A monthly review and outlook of the Global Listed Infrastructure sector.
Market Review - as at March 2018
Global Listed Infrastructure held up in March against a backdrop of continued market volatility. The FTSE Global Core Infrastructure 50/50 index ended the month 0.8% higher while global equities^ fell -2.2%.
The best performing infrastructure sectors were Electric Utilities (+4%) and Gas Utilities (+4%), which rallied as investors identified value and as bond yields edged lower. Towers (+4%) also outperformed on demand for structural earnings growth, with US operators offering a haven from geopolitical-related volatility.
The worst performing sector was Satellites (-15%), as structural headwinds continued to weigh on the sector. UK operator Inmarsat (-23%, not held) cut its dividend, reflecting an increasingly capital intensive business model. Ports (-8%) fell after President Trump proposed tariffs on US steel and aluminium imports, sparking fears of a trade war with China.
The best performing region was the UK (+5%), helped by its high utilities weighting. Sentiment was further buoyed by the UK and EU conditionally agreeing a 21-month Brexit transition period. The worst performing regions were Latin America (-3%) and Asia ex-Japan (-2%), as rising concerns for global trade and reduced investor risk appetite weighed on Emerging Markets.
The Fund ended the month -0.7% lower1, 154 basis point behind the FTSE Global Core Infrastructure 50/50 Index (USD, Net TR).
Asset Allocation (%) 1
Top 10 holdings (%) 2
The best performing stock in the portfolio was Channel Tunnel operator Getlink which climbed on the news that Italian toll road Atlantia had bought a 15% stake in the company for US$1.2 billion. The move is consistent with Atlantia’s aim to diversify its earnings away from its home market of Italy. In an eventful month for the company, Atlantia also agreed to combine its current bid for Spanish toll road Abertis with that of the rival bidder, construction firm ACS. The move should enable Atlantia to gain control of high quality Abertis assets, including French motorway subsidiary Sanef. Also this month, Australia’s Transurban expanded its North American footprint, buying Montreal’s A25 toll road and bridge concession for A$1.2 billion. This flurry of transactions highlights the value being attributed to long-life, high barrier-to-entry toll road assets.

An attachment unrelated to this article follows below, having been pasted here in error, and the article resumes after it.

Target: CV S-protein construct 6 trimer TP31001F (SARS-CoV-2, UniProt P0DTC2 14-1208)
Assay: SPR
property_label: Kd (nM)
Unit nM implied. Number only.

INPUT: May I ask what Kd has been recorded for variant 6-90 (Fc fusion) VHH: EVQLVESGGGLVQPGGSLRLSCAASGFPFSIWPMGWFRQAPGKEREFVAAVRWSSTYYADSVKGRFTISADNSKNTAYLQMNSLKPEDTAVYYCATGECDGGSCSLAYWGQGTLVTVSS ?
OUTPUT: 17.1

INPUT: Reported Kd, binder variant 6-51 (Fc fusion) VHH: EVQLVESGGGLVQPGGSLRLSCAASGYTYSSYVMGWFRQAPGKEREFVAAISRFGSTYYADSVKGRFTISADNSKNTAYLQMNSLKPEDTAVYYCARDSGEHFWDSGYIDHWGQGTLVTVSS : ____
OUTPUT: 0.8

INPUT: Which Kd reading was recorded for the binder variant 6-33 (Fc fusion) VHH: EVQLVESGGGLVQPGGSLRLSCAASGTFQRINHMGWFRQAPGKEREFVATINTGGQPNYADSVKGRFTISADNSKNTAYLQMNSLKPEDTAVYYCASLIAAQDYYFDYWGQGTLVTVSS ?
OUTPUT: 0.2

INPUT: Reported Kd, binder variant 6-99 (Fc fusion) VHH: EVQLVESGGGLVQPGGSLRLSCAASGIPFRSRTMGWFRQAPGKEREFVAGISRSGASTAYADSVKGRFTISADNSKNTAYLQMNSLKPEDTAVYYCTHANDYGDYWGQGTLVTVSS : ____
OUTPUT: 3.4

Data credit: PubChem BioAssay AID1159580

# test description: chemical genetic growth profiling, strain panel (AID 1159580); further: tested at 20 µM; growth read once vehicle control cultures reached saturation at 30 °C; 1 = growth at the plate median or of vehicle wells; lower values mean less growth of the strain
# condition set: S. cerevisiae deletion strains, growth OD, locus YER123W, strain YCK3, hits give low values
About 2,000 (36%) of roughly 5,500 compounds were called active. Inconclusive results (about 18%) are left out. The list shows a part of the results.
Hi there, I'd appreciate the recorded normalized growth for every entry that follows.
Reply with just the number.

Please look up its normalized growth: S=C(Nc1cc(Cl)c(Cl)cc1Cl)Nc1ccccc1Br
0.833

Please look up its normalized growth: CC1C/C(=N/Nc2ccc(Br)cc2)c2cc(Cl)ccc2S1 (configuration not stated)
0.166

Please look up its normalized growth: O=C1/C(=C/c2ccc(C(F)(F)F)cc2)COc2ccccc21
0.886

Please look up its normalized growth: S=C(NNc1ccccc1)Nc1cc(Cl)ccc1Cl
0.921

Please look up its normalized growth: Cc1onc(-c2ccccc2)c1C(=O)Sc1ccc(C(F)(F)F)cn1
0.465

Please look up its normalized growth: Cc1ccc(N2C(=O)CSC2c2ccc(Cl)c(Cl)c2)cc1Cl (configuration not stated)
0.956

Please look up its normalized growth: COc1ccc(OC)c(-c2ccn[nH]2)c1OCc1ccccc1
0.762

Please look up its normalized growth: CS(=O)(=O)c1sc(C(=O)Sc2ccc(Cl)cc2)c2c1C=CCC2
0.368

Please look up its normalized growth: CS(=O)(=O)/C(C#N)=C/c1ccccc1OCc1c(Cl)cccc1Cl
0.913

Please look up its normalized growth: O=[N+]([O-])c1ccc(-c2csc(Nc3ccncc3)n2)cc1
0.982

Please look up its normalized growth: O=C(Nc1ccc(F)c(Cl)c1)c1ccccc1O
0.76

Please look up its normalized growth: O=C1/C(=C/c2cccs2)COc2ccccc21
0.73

The portfolio’s utility holdings strengthened in March, led by Midwest operator Great Plains Energy. Its proposed merger with peer Westar moved a step closer after settlements were reached with Kansas and Missouri regulators. NextEra Energy continued its strong run on investor enthusiasm for its renewables-driven earnings growth and strong balance sheet. PG&E rallied as California’s legislative leaders noted the need to update “liability rules and regulations” that apply to the state’s utilities; a key area of concern since last year’s wildfires. Alliant Energy and American Electric Power rose on renewed demand for stable assets.
In the UK, National Grid was buoyed as the regulator’s initial thoughts on the next regulatory period were less draconian than had been feared. A growing awareness of the practical difficulties standing in the way of the opposition Labour Party’s plans to renationalise UK utilities; and broader demand for defensive assets provided additional tailwinds. SSE outperformed after raising earnings guidance and confirming that it would increase its next dividend payment by “at least” as much as inflation. Plans to spin off and merge its retail business with Npower remain on track.